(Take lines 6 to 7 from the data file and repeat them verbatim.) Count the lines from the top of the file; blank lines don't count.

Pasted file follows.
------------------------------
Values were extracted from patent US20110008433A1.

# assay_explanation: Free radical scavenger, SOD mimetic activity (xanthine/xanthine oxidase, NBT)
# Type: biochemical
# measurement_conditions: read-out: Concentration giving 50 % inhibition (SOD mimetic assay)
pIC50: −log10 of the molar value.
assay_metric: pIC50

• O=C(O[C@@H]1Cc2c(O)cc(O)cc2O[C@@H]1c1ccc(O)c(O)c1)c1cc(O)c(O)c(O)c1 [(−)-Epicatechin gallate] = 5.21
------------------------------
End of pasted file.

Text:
assay_metric: pIC50

• O=C(O[C@@H]1Cc2c(O)cc(O)cc2O[C@@H]1c1ccc(O)c(O)c1)c1cc(O)c(O)c(O)c1 [(−)-Epicatechin gallate] = 5.21